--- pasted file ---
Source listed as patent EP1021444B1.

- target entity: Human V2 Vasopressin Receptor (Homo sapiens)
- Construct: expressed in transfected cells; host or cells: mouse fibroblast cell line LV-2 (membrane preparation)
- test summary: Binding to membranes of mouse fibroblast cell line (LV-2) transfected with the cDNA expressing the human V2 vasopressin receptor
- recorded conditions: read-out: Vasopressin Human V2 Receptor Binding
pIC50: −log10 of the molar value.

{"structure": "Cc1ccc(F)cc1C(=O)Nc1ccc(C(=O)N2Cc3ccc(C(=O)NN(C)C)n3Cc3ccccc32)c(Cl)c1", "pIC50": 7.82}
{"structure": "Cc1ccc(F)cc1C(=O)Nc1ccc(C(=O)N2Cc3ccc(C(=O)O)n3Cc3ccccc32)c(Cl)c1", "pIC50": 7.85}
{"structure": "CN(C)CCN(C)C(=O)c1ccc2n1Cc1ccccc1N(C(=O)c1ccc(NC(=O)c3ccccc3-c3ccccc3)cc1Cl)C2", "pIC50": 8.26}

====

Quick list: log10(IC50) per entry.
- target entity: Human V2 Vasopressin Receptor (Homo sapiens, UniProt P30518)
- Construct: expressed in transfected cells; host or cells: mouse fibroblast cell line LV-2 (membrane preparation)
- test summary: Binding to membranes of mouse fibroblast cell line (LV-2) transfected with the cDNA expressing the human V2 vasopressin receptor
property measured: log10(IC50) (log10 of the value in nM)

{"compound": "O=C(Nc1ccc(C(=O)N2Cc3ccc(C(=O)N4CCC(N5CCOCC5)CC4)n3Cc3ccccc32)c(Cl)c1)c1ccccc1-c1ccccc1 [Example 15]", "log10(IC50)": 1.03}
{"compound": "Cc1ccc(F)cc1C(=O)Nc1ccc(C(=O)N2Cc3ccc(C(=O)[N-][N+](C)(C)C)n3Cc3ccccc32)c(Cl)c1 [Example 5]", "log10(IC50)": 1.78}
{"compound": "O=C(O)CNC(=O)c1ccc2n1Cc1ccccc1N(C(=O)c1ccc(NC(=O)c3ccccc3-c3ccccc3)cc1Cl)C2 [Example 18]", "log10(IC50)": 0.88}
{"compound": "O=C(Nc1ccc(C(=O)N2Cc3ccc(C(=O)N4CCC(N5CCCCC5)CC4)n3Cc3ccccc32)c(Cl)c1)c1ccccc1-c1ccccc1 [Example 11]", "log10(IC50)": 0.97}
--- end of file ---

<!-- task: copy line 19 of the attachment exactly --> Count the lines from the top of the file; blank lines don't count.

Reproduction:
{"compound": "O=C(Nc1ccc(C(=O)N2Cc3ccc(C(=O)N4CCC(N5CCCCC5)CC4)n3Cc3ccccc32)c(Cl)c1)c1ccccc1-c1ccccc1 [Example 11]", "log10(IC50)": 0.97}